What can i say about Djemaa el Fna, is wild, loud, and in your face, the world famous square and market place in the ancient wall of the Marrakech’s medina quarter. Ranked #2 of 110 things to do in Marrakesh by Lonely Planet travellers, the origin of it’s name remains unknown, it means ‘assembly of the dead’ in Arabic, but as the word djemaa also means mosque in Arabic, it could also mean place of the vanished mosque, in reference to a destroyed Almoravid mosque.
The square is the highlight of any visit to Marrakech, used equally by locals and tourists. During the day it is mostly occupied by orange juice stalls, youths with chained Barbary apes, water sellers in colourful costumes with traditional leather water-bags and brass cups, and snake charmers who will pose for photographs for tourists. Musicians, dancers, and story tellers pack the square at the heart of the medina, filling ProEnhance it with a cacophony of drum beats and excited shouts. As the day progresses the entertainment on offer change. The snake charmers depart and in the afternoon and evening the square becomes more crowded with Chleuh dancing boys and storytellers telling their tales in Berber or Arabic to an audience of appreciative locals. There are also magicians and peddlers of traditional medicines. As dark descends the square fills with dozens of food-stalls and the crowds are at their height.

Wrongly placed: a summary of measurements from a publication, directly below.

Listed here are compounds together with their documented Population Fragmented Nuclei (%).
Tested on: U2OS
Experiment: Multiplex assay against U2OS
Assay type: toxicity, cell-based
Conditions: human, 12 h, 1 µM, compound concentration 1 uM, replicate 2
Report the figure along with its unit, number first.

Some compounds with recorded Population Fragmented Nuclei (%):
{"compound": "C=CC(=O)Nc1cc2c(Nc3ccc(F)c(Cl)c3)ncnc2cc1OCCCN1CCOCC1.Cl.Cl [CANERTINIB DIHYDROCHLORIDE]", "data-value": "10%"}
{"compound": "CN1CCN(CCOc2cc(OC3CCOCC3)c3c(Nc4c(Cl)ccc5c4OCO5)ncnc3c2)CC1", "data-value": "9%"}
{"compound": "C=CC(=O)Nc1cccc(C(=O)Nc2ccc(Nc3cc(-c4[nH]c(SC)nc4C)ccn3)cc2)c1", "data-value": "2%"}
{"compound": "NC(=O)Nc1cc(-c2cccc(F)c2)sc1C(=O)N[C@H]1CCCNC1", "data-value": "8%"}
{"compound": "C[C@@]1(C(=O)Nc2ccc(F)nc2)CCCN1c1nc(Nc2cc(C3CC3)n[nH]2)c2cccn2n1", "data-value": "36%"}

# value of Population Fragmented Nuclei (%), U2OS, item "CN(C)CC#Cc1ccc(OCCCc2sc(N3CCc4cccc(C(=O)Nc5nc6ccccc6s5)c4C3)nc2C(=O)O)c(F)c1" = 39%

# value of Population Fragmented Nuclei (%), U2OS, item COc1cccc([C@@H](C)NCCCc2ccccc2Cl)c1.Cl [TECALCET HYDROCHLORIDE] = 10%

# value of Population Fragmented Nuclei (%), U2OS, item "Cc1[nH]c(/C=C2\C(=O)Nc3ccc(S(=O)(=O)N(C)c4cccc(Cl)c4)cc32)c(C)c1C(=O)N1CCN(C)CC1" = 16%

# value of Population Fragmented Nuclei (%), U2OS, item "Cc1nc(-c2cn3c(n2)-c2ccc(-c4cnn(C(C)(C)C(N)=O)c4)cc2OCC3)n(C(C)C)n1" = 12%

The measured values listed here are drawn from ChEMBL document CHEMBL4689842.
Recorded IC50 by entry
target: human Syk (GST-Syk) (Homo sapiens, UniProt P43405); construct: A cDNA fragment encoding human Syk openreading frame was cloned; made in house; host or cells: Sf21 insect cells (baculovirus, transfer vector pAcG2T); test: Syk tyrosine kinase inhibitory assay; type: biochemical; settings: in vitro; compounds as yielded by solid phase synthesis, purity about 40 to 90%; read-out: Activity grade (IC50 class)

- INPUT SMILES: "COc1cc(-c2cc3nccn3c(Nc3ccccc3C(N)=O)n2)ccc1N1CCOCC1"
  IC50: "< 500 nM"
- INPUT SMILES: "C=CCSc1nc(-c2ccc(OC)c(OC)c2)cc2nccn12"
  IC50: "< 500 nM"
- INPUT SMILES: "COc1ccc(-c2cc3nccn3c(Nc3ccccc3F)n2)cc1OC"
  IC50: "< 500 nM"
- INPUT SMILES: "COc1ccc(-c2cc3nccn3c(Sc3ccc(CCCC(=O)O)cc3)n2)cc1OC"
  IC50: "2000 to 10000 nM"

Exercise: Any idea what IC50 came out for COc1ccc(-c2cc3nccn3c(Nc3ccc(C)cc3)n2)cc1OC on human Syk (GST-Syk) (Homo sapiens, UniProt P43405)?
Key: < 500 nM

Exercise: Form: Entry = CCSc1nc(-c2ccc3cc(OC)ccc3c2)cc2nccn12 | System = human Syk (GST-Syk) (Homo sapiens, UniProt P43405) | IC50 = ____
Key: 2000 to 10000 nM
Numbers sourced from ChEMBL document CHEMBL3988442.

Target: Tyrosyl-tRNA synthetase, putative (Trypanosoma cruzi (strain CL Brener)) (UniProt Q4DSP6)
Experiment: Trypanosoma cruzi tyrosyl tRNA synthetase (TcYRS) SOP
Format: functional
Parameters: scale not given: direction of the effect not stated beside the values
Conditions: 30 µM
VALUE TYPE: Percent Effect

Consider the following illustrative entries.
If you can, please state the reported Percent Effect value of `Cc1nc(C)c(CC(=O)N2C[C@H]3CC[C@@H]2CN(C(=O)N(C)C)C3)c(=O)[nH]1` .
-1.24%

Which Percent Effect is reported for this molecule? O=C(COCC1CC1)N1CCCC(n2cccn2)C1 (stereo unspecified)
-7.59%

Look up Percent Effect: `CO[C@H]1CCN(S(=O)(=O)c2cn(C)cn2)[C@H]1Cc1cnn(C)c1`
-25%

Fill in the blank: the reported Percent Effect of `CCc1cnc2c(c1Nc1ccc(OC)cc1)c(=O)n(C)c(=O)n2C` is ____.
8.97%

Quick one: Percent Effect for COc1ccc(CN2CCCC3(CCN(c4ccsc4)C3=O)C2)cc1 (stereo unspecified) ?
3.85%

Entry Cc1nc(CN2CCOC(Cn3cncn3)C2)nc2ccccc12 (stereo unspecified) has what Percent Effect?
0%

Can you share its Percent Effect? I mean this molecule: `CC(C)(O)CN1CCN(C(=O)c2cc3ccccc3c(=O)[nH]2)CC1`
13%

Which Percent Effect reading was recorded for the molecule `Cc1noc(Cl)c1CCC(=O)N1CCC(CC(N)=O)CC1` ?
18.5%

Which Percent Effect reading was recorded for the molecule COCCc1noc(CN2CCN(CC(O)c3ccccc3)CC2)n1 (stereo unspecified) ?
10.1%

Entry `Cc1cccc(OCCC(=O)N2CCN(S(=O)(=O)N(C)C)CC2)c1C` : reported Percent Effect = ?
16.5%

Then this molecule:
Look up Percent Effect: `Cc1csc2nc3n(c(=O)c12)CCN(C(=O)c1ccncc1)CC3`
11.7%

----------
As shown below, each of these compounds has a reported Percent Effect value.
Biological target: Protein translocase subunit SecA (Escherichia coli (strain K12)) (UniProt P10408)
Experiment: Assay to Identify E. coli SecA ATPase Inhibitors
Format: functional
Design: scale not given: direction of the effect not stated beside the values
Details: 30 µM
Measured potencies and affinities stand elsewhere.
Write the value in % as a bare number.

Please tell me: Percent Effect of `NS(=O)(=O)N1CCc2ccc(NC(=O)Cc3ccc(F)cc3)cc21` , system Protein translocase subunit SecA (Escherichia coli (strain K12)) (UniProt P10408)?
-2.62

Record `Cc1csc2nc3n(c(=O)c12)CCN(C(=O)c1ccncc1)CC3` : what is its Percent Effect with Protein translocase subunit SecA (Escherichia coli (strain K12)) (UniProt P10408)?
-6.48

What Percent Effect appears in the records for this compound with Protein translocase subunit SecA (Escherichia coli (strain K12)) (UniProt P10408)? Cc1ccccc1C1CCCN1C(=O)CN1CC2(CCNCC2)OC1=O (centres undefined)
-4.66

The Koutoubia Mosque right beside Djemaa El Fna is named after the bookseller’s market that used to be located there. At night the mosque is beautifully lit.
The souks or markets of Marrakech just adjacent to Djemaa El Fna are where you can buy almost anything, from spices to shoes, jalabas to kaftans, tea pots to tagines often over glass after glass of what might be considered the national very sweet drink–hot mint tea.